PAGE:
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(774b) Dynamic Modeling of a Solid-Sorbent CO2 Capture System

Authors: 
Bhattacharyya, D., West Virginia University
Modekurti, S., West Virginia University
Zitney, S. E., National Energy Technology Laboratory
Miller, D. C., National Energy Technology Laboratory



A one-dimensional (1D), two-phase, non-isothermal, dynamic model of a solid sorbent-based CO2 capture system has been developed in Aspen Custom Modeler (ACM). The system consists of a two-stage bubbling fluidized bed (BFB) adsorber-reactor for CO2 capture, a single stage moving bed regenerator for the sorbent regeneration, a multi-stage integral-gear centrifugal compressor system for CO2compression, a pneumatic transport system for solids transport between the adsorber and regenerator, and the balance of the plant. In addition, a heat recovery system has been modeled for the regenerator which includes pre- and post-heat exchangers using steam/boiler feed water as the heating/cooling medium.   The solid sorbent is NETL 32D developed at National Energy Technology Laboratory (NETL). The system of partial differential algebraic equations (PDAEs) has been generated using conservation equations, hydrodynamics, and reaction kinetics along with the appropriate boundary and initial conditions.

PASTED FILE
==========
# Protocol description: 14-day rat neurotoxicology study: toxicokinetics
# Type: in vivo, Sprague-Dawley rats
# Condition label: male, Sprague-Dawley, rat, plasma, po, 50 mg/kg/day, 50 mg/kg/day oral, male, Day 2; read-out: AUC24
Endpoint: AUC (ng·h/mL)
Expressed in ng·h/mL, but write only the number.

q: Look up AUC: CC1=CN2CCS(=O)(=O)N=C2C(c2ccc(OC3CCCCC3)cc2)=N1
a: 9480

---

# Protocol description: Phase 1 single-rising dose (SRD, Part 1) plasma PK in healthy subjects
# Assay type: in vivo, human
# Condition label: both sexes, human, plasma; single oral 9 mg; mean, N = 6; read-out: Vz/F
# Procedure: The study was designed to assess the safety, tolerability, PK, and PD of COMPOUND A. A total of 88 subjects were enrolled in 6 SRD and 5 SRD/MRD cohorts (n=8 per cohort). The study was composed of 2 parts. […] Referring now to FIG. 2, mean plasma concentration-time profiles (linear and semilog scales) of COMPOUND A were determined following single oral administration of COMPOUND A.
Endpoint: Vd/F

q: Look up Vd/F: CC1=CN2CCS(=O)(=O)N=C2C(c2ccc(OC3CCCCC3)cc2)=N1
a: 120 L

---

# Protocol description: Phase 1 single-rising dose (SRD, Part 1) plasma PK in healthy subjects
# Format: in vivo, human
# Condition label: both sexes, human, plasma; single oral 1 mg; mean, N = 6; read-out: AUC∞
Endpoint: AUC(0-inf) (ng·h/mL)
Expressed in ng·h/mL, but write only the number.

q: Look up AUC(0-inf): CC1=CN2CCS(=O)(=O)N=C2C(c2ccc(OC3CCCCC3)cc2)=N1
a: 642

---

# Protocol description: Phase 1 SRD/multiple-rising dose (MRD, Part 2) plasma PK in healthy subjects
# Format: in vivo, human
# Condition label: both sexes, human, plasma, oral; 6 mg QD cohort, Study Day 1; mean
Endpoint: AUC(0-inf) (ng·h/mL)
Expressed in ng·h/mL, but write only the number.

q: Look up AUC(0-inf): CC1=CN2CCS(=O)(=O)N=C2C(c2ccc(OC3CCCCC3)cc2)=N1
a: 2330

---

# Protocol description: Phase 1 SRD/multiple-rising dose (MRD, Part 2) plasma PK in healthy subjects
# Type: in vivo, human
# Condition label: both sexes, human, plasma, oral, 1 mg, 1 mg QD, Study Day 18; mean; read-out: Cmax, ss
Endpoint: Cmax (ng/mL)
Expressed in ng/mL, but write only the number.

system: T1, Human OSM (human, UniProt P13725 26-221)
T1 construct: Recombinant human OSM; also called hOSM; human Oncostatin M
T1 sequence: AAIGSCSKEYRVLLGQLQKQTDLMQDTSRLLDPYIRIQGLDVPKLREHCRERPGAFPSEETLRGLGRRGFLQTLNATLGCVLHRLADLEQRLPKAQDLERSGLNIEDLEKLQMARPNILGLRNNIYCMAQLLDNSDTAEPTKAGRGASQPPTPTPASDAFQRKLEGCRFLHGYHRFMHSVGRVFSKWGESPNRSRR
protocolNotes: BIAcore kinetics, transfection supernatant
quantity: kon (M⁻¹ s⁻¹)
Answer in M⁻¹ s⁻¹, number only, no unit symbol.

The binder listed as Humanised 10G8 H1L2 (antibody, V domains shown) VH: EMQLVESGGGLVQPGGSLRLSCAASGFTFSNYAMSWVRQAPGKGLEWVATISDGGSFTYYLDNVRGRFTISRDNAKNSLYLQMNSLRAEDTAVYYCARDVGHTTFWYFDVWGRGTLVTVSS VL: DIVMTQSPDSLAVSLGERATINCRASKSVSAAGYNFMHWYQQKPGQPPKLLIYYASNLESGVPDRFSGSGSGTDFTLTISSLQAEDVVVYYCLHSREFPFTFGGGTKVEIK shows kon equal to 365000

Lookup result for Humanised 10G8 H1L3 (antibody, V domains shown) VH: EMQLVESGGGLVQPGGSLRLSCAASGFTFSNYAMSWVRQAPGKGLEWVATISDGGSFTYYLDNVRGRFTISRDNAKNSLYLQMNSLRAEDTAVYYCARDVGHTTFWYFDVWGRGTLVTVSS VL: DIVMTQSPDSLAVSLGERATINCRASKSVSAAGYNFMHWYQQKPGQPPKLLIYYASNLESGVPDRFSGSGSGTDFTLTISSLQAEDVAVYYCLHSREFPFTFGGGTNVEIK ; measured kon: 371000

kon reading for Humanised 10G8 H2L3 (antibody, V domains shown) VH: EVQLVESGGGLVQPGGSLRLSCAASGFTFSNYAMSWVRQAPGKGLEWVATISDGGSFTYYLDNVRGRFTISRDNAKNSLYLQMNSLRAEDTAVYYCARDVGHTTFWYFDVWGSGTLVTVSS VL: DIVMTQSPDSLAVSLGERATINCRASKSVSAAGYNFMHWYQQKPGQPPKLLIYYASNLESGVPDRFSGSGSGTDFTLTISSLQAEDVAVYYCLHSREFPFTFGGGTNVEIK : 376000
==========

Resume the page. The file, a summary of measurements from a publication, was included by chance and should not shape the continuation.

Flue gas from a supercritical pulverized coal (SCPC) plant enters at the bottom of the lower stage adsorber and regenerated sorbent enters the upper stage adsorber. Embedded heat exchangers have been considered for cooling of the bed using water as the cooling medium. The CO2-rich sorbent is pneumatically transported to the regenerator through a pre-heater. An embedded heat exchanger in the regenerator maintains the unit at near-isothermal conditions. The regenerated sorbent passes through a low pressure steam generator that helps to recover heat for improving the overall efficiency. The medium selected for transporting the solid sorbent between the adsorber and regenerator is the one that minimizes the auxiliary power requirement without violating the overall target for CO2 capture. The CO2 rich gas stream from the regenerator is compressed to pipeline pressure by a multi-stage integral-gear compressor. A glycol absorption system is used to satisfy the pipeline specification for water in the CO2stream. For off-design operation of the compressors, surge detection and control algorithms are developed.

The PDAE system with the appropriate boundary conditions is solved in ACM using the well-known method of lines which involves discretization of the spatial domain and dynamic integration of the time domain. The transient responses of various process variables such as CO2 capture, flue gas and sorbent temperatures, and loading of the sorbent are studied by simulating typical disturbances such as change in the flue gas temperature, flowrate, and composition. A lower level control system is designed to maintain the overall CO2 capture at the desired value in the face of such disturbances.

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